• About
  • Careers
  • Newsletter
Arts & Entertainment Capitalism and the media explored in 'Nightcrawler'

Capitalism and the media explored in ‘Nightcrawler’

-

Courtesy Photo

There is a saying in journalism, “if it bleeds, it leads.” The sad truth is that violence sells, and news stations livelihoods depend on the types of ratings they can obtain, which comes mostly through exclusive footage of the fallout of violent acts.

The film “Nightcrawler”, explores the ethical and moral ramifications of a news system dependent on ratings through the eyes of a capitalistic psychopath.

Lou Bloom is a conman who sees an economic opportunity as a stringer, someone who gathers violent and gory news footage at the scenes of horrific crimes and then sells the footage to news stations.

Bloom, played by Jake Gyllenhaal, is a misanthropic and manipulative enigma of a man. He regularly regurgitates capitalist platitudes about the value of hard work while coercing the cooperation of those he works with and cheating his way to success.

Not since Patrick Bateman has the silver screen seen a character so obsessed with himself that he would cross all ethical and moral boundaries in order to get ahead.

Gyllenhaal delivers a fantastic performance as Bloom. He offers just enough insight into the character’s unreadable motivation to make him fascinating. The way Gyllenhaal is able to imbue this frightening character with enough charm that you can find yourself worried about his safety or wanting him to succeed is an incredible feat. I feel it is a safe assumption that Gyllenhaal has put himself into best actor contention with the performance he portrayed in this film.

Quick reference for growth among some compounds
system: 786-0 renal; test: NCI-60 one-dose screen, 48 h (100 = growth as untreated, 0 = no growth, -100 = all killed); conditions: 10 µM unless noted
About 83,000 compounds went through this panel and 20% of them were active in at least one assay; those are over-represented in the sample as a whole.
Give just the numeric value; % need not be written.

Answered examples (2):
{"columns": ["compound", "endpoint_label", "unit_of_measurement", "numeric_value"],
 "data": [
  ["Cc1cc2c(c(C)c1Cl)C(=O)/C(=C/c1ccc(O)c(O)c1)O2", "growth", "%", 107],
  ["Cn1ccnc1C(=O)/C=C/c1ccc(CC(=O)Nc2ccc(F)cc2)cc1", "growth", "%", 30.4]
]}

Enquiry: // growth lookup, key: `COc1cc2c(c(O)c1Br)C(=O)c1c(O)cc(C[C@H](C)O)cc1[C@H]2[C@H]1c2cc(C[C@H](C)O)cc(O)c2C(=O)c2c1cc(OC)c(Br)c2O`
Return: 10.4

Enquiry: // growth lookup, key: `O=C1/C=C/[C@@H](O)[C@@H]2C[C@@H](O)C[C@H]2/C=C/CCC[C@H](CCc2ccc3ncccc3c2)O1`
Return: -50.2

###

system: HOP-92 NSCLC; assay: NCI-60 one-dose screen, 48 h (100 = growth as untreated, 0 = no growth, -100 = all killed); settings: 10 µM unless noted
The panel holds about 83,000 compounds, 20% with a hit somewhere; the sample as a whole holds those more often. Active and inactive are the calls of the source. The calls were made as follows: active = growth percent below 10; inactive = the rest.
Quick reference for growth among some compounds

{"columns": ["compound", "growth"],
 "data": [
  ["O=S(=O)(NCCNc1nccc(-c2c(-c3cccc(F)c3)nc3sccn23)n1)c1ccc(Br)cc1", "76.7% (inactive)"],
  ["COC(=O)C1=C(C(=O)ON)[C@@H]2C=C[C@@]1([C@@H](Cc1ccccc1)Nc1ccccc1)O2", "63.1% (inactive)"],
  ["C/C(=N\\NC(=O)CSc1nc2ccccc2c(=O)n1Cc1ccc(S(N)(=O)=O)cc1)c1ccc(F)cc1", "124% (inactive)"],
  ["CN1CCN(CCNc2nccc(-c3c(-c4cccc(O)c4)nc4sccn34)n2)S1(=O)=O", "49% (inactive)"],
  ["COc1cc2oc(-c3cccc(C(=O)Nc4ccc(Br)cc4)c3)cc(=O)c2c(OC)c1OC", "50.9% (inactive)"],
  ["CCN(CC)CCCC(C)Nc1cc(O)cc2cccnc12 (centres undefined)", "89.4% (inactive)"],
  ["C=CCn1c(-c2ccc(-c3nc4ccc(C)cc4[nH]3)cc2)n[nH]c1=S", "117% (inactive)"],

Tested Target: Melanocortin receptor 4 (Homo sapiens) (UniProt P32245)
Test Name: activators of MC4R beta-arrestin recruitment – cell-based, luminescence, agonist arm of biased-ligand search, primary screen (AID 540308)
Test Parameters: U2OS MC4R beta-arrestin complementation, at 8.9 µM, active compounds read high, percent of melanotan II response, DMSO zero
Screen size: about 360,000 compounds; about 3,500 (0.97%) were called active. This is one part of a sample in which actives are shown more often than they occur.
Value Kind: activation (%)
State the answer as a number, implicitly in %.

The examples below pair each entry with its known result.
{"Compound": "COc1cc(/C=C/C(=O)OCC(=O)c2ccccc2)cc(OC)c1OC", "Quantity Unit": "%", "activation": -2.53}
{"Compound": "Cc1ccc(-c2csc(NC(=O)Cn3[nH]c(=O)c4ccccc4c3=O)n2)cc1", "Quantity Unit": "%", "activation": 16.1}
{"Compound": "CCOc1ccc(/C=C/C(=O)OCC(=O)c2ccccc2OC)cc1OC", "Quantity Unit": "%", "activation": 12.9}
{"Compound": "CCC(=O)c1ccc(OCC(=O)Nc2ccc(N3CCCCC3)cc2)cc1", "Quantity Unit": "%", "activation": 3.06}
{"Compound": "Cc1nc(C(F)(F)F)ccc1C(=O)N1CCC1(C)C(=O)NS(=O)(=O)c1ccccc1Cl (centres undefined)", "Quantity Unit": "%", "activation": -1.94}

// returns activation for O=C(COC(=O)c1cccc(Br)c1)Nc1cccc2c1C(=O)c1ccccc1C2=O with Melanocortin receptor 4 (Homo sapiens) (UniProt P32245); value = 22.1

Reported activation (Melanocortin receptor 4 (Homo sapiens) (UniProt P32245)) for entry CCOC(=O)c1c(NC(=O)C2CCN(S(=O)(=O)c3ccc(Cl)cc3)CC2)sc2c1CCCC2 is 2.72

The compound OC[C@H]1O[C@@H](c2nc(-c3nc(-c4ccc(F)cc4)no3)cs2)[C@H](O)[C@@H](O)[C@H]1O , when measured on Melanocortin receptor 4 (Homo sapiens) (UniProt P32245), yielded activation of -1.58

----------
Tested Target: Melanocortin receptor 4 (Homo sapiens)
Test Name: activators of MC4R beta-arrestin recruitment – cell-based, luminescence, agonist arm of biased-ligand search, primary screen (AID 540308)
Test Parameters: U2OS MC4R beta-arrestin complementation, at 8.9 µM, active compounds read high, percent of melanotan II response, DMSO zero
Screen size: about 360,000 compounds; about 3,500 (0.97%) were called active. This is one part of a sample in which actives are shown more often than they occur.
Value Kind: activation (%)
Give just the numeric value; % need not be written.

Gyllenhaal’s masterful performance aside, “Nightcrawler” also succeeds in many technical aspects.

Visually, the film offers a gorgeous yet realistic view into the glittering yet seedy underbelly of Los Angeles. Neon lights, camera lights and police lights illuminate the LA skyline as Bloom puts himself into desperate and dangerous situations in order to scrape ahead.

The film is writer and director Dan Gilroy’s directorial debut, but the film suffers from none of the pitfalls of directorial inexperience. The pacing and plot are magnificent, the visuals are as enticing as the bright lights of a big city and the film is as tense as the life and death scenarios that Bloom’s camera captures.

One particular instance that shows both Gilroy’s and Gyllenhaal’s skill is the way in which the film ambiguity regards to how the audience is supposed to feel about Bloom. When I watched “Nightcrawler,” the audience would be divided in reactions to Bloom’s actions in many scenes. Some would laugh while I personally cringed at the disgusting actions Bloom would take to get his way. I think this ambiguity is a strength that highlights Bloom’s off-putting charm.

Overall, “Nightcrawler” is a powerful film that raises many profound questions about the state of the American media and about the public who wish to view these violent crimes, and on the overarching problems caused by the American capitalist system that could create and hide monsters such as Bloom.

Latest news

Hattiesburg businesses discuss events, safety protocols

The hustle and bustle of Hattiesburg came to a roaring halt when the COVID-19 pandemic made its...

Possible TikTok ban is nonsense, but survivable

On August 5, U.S. Secretary of State Mike Pompeo doubled down on President Trump’s “TikTok ban” by...

NCS4 leads way in sports safety research during pandemic

The COVID-19 pandemic presents safety complications for sporting leagues and organizations attempting to return to play. Southern...

Move-In Day 2020 Photo Gallery

Students began moving into their dorms at Southern Miss on August 5. Students this year had to...

A new normal: student-athletes share experiences during COVID-19 pandemic

For the last five months, college athletes have battled with the uncertainties of the COVID-19 pandemic. From...

Students, faculty on returning to school amidst pandemic

Students were expected to return to face-to-face classes at Southern Miss on August 17. That changed when...

Must read

Hattiesburg businesses discuss events, safety protocols

The hustle and bustle of Hattiesburg came...

Possible TikTok ban is nonsense, but survivable

On August 5, U.S. Secretary of State...

You might also likeRELATED
Recommended to you